Traditional analytics tell you how many visitors came to your site, which traffic source got them there, how many pages they saw and how long they were on your site. But what about their behavior within each of those pages? How do you know which elements on a page are attracting attention, which are not and what’s preventing them from making a purchase?
Dynamic heatmaps provide the next level of customer experience insight by visualizing how your visitors navigate each page during their site visit. What this unlocks is an ability for you as an analyst to make smarter optimization decisions. And with 70% of e-commerce carts being abandoned, efficient optimization is key for the success of growing businesses.
Dynamic heatmaps are a visual representation of website visitor behavior including basic navigation and interactions with dynamic elements like popups and forms.
Often used to better understand which parts of a page are attracting more attention than others, dynamic heatmaps help businesses improve their websites to increase engagement and improve the customer experience.
There are three primary ways heatmaps can aid your optimization efforts. If you’re just getting started, pull up heatmaps for the top 3-5 pages on your site and see which areas have the most attention. Do these high-interest areas align with your goal for the page?
How a visitor navigates your site is the purest form of feedback you can obtain. If the average visitor isn’t scrolling beyond the initial visible fold, using a feature you’ve built or taking the steps to a conversion, a heatmap can help.
Is your top-selling item performing well because it’s what the visitor actually wants or because it has great placement within the store? Do your visitors want to read reviews on individual products or on products made by a certain brand?
Pairing dynamic heatmap insights with conversion data will paint a more complete picture of the closed-loop shopping experience.
Making decisions about website architecture without great data can be a shot in the dark. Compounding this difficulty is the assumptions we form as people working inside a business every single day.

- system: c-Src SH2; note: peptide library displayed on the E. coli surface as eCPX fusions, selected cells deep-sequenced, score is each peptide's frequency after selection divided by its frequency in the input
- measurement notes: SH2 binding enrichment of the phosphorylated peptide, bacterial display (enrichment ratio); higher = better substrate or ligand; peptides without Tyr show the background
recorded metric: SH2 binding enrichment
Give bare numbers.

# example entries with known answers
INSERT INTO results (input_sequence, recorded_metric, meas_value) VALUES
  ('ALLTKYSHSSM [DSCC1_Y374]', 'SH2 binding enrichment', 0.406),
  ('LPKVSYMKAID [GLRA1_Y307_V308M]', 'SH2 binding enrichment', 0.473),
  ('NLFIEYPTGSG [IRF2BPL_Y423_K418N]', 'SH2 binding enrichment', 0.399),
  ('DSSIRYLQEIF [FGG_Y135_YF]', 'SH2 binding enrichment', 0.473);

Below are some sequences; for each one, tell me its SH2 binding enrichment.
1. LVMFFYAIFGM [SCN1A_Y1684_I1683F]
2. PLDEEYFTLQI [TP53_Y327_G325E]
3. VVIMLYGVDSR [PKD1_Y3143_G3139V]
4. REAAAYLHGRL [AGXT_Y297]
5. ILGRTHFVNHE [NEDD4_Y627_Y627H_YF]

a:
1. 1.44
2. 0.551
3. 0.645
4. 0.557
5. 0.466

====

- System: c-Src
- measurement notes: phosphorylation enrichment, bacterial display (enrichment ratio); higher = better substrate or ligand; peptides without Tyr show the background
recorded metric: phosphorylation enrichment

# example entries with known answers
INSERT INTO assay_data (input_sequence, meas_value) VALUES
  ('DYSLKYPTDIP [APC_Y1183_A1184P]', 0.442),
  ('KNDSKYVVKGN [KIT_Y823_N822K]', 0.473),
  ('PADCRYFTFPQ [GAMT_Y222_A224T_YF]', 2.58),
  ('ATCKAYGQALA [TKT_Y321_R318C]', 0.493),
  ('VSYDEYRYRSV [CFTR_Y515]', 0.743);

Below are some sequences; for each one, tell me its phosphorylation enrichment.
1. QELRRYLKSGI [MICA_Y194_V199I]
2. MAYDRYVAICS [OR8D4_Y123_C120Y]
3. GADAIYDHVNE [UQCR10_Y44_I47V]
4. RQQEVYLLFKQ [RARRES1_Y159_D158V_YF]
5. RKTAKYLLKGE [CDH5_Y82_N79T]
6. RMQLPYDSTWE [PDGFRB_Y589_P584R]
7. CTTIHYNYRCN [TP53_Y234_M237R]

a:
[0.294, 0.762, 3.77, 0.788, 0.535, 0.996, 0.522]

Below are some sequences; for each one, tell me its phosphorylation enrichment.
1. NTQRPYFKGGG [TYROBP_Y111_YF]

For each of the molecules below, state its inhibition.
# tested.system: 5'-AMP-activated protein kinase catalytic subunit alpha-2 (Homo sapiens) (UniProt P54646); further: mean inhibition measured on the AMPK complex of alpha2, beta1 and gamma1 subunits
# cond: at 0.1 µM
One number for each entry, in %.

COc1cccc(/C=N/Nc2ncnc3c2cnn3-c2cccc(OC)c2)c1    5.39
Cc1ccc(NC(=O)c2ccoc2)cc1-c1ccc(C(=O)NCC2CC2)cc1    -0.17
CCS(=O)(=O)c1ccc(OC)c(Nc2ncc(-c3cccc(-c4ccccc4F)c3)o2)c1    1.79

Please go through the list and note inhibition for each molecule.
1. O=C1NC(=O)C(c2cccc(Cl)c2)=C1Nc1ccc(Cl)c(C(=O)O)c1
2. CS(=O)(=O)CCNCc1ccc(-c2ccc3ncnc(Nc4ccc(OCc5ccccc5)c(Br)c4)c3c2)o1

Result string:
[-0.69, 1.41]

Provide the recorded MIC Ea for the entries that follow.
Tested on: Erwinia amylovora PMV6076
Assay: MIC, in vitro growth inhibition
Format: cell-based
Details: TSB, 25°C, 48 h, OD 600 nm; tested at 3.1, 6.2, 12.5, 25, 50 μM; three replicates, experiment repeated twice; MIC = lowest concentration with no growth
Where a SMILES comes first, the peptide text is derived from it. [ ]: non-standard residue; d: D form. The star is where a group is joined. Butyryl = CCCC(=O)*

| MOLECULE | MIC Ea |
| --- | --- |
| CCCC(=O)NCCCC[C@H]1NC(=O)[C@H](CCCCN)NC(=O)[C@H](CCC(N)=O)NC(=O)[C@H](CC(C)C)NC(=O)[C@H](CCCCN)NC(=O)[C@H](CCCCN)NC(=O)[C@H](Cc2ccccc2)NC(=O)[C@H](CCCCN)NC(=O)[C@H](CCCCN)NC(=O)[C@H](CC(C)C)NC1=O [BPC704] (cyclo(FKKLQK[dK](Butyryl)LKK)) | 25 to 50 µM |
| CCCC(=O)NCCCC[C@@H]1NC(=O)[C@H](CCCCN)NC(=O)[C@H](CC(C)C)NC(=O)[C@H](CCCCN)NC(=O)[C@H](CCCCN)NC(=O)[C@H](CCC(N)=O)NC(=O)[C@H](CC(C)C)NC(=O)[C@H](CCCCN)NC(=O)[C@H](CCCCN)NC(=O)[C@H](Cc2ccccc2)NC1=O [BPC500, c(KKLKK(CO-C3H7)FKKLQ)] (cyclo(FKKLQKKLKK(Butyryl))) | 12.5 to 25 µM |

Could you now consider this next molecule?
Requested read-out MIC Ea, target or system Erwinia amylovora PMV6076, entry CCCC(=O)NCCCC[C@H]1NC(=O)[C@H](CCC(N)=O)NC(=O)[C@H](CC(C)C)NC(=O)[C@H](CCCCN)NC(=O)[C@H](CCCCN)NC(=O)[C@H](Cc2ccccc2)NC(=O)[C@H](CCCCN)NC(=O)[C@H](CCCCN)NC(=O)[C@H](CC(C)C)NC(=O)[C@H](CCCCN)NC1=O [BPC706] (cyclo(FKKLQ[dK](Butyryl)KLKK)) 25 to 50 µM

Heatmaps allow us to test our assumptions and validate decisions before they go live. Not only can you use a heatmap to analyze the current state of your site, you can also (depending on which tools you use) leverage them to monitor the performance of both variations in an A/B test.
Whether you’re preparing for a new website test, seasonal marketing campaign or simply making a point about website performance, sharing dynamic heatmaps can provide clarity.
Seeing a heatmap for the first time can be a powerful experience. Knowing that businesses can, in fact, optimize intelligently helps to align business leadership, marketers, developers and beyond. And for agencies, heatmaps can provide a high-impact visual element in the reporting process.
Though BigCommerce businesses provide a vast array of products and services to the world, the website issues they experience are typically quite similar. The five strategies below will help apply heatmap insights to some fundamental areas of optimization.
If your website receives traffic from several sources, you likely have one or two that outperform all the others. You may also have a set of visitors with a higher than average cart value or some who come back time and again but don’t make a purchase.